I’ll be in beautiful Franklin, Indiana the week of September 17-21, 2012, teaching a hands-on woodworking class at Marc Adams School of Woodworking. The class is called “The Real Details of Arts & Crafts Furniture”, and registration is now open.
Arts & Crafts furniture is one of the most popular styles among woodworkers, but many of the details you see in books and magazines aren’t true to history. This was the inspiration for me to write Shop Drawings for Craftsman Furniture, and this class will help you understand and make the fine details that separate a good reproduction from a cheap imitation.
Each student will make two projects from a selection of four (or you can substitute a similar project, send me an e-mail and we’ll talk about it). Here are the projects:
A tusk-tenon bookrack, inspired by a Roycroft antique, this small piece was featured in an article in the August 2007 issue of Popular Woodworking Magazine. This is a great introduction to through mortise and tenon keyed joinery, and it will look great on your desk or on top of a bookcase or other cabinet.
A Greene & Greene picture frame. I made this mahogany frame for the December 2010 issue of Popular Woodworking Magazine. This has a lot of elements of the Greene & Greene style; cloud lifts, gently shaped edges, offset surfaces and square ebony pegs. I’ll be showing how to make the pegs with real ebony, or how to cheat with black walnut, steel wool and vinegar.
A round Stickley end table, such as this one made by Christopher Schwarz for Issue No. 9 of Woodworking Magazine. This is a classic of the period, and was available in a number of sizes. Students can choose to make this table as shown, or with through mortise and tenon joints where the trumpet stretchers connect to the legs. If you’re really ambitious and adventuresome, you can build a version with through tenons on top of the legs that pierce the top.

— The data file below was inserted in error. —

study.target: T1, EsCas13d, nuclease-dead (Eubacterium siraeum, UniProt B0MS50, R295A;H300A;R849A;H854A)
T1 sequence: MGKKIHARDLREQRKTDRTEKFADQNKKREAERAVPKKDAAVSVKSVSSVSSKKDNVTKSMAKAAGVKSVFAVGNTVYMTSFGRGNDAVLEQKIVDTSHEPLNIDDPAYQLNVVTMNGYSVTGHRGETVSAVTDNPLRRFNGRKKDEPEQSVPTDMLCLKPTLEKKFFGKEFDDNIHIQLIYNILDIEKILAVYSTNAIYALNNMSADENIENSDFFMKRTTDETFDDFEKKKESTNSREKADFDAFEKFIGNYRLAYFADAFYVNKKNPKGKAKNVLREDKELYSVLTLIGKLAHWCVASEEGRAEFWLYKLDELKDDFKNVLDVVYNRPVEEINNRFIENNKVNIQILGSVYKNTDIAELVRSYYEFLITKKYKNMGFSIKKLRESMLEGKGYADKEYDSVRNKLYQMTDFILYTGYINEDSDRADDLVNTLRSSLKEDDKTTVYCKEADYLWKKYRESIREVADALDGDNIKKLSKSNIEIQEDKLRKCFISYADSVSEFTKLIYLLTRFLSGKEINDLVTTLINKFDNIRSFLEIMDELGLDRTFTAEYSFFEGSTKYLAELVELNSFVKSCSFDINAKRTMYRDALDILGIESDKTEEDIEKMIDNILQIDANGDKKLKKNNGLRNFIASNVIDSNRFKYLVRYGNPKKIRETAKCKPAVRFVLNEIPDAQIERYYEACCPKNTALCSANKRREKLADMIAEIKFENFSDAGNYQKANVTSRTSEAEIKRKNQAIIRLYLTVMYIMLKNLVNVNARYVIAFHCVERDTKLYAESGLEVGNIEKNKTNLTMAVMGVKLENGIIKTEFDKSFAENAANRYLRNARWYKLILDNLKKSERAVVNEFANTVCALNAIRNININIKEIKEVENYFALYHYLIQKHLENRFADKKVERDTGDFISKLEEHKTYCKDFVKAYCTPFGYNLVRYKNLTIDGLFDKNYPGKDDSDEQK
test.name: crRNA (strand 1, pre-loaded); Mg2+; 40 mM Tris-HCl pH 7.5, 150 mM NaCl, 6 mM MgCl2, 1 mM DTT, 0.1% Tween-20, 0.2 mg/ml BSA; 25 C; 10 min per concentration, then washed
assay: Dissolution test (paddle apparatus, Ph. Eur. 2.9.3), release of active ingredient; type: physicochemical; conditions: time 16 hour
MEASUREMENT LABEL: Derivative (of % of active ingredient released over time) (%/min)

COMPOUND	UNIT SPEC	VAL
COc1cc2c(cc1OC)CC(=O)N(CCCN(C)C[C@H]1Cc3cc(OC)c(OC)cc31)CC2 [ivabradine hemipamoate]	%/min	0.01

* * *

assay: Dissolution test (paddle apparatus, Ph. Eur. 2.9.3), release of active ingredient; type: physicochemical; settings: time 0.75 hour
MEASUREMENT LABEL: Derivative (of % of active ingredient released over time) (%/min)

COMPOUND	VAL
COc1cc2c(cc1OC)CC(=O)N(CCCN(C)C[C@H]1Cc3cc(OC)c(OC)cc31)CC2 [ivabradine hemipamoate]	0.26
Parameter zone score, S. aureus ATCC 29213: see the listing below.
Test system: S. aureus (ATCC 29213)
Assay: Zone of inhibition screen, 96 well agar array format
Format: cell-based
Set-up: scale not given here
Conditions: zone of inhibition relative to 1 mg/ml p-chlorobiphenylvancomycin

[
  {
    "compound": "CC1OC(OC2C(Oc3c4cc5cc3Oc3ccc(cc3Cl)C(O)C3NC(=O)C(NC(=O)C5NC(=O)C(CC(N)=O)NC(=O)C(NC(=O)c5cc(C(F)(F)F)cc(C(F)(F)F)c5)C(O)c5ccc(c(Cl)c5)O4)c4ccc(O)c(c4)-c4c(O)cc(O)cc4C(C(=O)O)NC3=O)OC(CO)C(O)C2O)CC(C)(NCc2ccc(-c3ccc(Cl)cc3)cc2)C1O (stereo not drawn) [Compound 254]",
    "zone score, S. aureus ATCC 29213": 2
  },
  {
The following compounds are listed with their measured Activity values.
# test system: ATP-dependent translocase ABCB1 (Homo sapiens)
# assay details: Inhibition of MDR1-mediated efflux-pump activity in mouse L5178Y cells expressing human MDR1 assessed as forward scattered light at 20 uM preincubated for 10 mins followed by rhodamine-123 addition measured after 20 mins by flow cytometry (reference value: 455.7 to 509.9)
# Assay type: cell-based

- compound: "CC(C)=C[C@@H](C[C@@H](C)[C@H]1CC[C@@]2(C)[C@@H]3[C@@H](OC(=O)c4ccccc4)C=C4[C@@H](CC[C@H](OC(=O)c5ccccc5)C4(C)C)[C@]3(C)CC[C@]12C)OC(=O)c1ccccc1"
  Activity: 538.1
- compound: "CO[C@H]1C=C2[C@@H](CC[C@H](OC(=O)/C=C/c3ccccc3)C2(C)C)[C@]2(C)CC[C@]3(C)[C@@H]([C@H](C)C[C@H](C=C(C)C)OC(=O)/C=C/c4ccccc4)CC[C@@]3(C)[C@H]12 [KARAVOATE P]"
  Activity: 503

Last but not least is a Greene & Greene stand. This is the Thorsen House stand. An adaptation of this project was made by David Thiel for the February 2007 Issue of Popular Woodworking Magazine.Breadboard ends and square plugs make for an elegant top, and there are a variety of curved shapes to add interest and texture.
In addition to hands on instruction in proportions, joinery, surface and edge treatments and other details, there will be daily slide shows of authentic period pieces. Students will learn several variations of mortise and tenon joints, including the use of joinery as a decorative element and efficient methods to produce these joints. Authentic finishes will also be covered, with methods to achieve an authentic look with modern finishes.
- Work with a leading author and expert in authentic Arts & Crafts furniture
- Study and discuss design elements of original pieces
- Study and discuss original Stickley, Greene & Greene construction
- Learn efficient methods for period correct joinery, edge and surface treatments
- Learn to make tusk-tenons, breadboard ends, ebony pegs, through and standard mortise and tenons
- Build two projects with authentic materials, details and finishes
Of course there is a SketchUp component to this class. I snagged SketchUp models of the four pieces shown in the photos, and put them in a special collection on Google SketchUp’s 3D Warehouse. Visit the collection and download the SketchUp Models.
I hope you’ll join me for this class. If you have any questions, or want more details feel free to leave a comment below, or send me an e-mail.